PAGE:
6. The method of claim 5 which further includes the step of removing tabs from the food counter corresponding to the quantity and in the categories, of food selected for the meal.
7. Apparatus for controlling daily caloric intake, including, in combination:
food exchange list means including a plurality of foods listed by quantitative amounts corresponding to a predetermined quantity of calories and with the predetermined quantity of calories comprising a food exchange unit; and
food counter means having a plurality of tabs representing food exchange units corresponding to the food exchange units in the food exchange list for determfining caloric intake.
8. The apparatus of claim 7 in which the food exchange list means further includes a plurality of categories into which the plurality of foods are placed and from which meals may be selected for providing a balanced diet.
9. The apparatus of claim 8 in which the food counter means further includes a plurality of categories corresponding to the categories of the food exchange list means.
10. The apparatus of claim 9 in which the tabs of the food counter means are included in the plurality of categories in accordance with predetermined standards for a balanced diet and caloric intake.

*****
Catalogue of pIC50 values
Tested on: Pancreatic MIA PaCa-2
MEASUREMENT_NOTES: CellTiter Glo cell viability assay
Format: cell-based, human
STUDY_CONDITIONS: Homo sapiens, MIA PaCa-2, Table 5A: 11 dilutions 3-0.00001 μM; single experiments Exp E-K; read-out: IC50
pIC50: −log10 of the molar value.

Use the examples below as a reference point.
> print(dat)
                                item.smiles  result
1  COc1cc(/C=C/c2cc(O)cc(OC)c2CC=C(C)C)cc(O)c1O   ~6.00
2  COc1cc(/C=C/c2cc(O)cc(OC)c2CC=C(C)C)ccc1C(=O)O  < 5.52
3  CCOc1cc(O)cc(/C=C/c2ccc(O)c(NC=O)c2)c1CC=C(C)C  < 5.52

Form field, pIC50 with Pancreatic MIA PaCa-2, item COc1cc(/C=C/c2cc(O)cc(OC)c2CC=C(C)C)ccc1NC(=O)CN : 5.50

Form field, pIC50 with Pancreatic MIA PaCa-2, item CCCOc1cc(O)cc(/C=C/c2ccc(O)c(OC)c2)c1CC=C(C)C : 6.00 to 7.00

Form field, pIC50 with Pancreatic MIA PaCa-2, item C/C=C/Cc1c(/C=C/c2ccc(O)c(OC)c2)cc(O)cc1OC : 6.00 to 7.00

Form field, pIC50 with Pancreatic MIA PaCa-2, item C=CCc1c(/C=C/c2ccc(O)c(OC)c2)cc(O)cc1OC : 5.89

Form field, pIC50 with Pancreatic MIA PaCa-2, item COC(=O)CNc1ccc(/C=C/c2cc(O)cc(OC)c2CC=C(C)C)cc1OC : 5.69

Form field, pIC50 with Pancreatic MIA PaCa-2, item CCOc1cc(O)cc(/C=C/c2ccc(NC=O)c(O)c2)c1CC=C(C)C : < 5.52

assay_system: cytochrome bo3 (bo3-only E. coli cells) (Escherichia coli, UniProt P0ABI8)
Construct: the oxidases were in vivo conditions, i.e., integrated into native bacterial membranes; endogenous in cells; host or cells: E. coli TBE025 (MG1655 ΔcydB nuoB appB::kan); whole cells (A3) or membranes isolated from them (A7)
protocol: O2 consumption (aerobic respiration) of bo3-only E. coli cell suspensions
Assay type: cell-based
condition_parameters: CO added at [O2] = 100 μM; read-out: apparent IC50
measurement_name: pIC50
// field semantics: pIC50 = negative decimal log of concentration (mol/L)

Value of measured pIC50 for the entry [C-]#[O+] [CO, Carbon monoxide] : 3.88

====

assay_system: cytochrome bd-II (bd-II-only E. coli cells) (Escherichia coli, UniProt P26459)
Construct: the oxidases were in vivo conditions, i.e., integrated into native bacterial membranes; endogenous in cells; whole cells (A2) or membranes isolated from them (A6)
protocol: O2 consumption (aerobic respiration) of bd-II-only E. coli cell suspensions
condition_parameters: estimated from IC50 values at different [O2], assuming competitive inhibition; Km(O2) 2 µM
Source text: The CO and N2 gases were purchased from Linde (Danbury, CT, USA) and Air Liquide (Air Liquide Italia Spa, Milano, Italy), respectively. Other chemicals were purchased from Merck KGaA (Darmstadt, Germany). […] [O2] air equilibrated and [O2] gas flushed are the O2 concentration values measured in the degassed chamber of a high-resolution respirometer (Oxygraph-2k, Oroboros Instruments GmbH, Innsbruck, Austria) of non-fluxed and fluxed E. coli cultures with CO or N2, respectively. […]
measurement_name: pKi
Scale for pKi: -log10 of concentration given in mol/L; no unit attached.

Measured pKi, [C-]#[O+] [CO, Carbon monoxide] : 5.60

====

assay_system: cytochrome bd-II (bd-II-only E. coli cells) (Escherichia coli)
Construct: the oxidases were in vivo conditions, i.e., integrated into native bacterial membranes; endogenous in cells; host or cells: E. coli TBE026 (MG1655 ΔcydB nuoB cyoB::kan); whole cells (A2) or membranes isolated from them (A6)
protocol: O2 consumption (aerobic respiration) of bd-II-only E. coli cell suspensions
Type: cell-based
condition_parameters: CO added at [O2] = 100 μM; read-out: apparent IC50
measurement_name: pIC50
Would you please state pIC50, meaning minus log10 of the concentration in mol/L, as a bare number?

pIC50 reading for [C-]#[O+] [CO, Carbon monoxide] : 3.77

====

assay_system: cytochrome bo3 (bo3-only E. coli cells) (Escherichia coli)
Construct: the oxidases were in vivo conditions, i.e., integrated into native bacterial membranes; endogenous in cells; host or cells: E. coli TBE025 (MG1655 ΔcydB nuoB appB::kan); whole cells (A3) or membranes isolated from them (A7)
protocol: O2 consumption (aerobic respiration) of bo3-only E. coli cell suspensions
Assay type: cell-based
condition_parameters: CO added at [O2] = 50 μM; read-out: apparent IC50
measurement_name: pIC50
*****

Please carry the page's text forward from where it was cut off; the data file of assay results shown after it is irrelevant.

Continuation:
11. The apparatus of claim 10 in which each tab represents a food exchange unit, and the tabs are adapted to be removed from the food counter means when the quantity of food represented by a food exchange unit is consumed, thereby indicating by the remaining tabs the kind of food and the quantity of food which may be eaten to provide a balanced diet and the predetermined caloric intake for the remainder of the day.
12. The apparatus of claim 11 in which the food counter means includes a card, and the plurality of tabs comprises a number of tabs for providing the predetermined caloric intake for a single day.
13. The apparatus of claim 12 in which the food counter means further includes a plurality of cards representing a predetermined time period, with one card representing the number of food exchange units for a single day.
14. The apparatus of claim 13 in which each card is identified to represent a specific day of the week.
Description
BACKGROUND OF THE INVENTION

1. Field of the Invention

This invention relates to method and apparatus for controlling caloric intake, and, more particularly, to method and apparatus for controlling daily caloric intake by dividing foods into groups and determining caloric intake by equating caloric intake to food counts and using tear-off tabs to keep track of the caloric intake.

2. Description of the Prior Art